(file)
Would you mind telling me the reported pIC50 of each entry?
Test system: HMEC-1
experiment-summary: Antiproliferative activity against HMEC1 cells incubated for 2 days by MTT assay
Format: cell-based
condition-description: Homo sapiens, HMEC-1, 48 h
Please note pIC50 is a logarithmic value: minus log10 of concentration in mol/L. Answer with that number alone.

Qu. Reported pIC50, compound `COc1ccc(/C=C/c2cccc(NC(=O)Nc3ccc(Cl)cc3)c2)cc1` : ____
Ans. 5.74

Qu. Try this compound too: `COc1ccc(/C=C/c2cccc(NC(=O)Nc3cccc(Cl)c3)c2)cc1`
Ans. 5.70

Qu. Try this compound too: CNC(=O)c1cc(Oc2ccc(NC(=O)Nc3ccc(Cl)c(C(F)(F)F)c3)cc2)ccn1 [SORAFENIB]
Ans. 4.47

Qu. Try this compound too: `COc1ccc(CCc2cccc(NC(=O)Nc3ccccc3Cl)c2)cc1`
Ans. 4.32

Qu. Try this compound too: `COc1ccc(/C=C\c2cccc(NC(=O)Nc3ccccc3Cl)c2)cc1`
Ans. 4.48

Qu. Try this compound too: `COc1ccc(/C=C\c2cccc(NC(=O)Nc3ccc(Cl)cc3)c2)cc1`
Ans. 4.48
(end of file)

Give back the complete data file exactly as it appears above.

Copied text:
Would you mind telling me the reported pIC50 of each entry?
Test system: HMEC-1
experiment-summary: Antiproliferative activity against HMEC1 cells incubated for 2 days by MTT assay
Format: cell-based
condition-description: Homo sapiens, HMEC-1, 48 h
Please note pIC50 is a logarithmic value: minus log10 of concentration in mol/L. Answer with that number alone.

Qu. Reported pIC50, compound `COc1ccc(/C=C/c2cccc(NC(=O)Nc3ccc(Cl)cc3)c2)cc1` : ____
Ans. 5.74

Qu. Try this compound too: `COc1ccc(/C=C/c2cccc(NC(=O)Nc3cccc(Cl)c3)c2)cc1`
Ans. 5.70

Qu. Try this compound too: CNC(=O)c1cc(Oc2ccc(NC(=O)Nc3ccc(Cl)c(C(F)(F)F)c3)cc2)ccn1 [SORAFENIB]
Ans. 4.47

Qu. Try this compound too: `COc1ccc(CCc2cccc(NC(=O)Nc3ccccc3Cl)c2)cc1`
Ans. 4.32

Qu. Try this compound too: `COc1ccc(/C=C\c2cccc(NC(=O)Nc3ccccc3Cl)c2)cc1`
Ans. 4.48

Qu. Try this compound too: `COc1ccc(/C=C\c2cccc(NC(=O)Nc3ccc(Cl)cc3)c2)cc1`
Ans. 4.48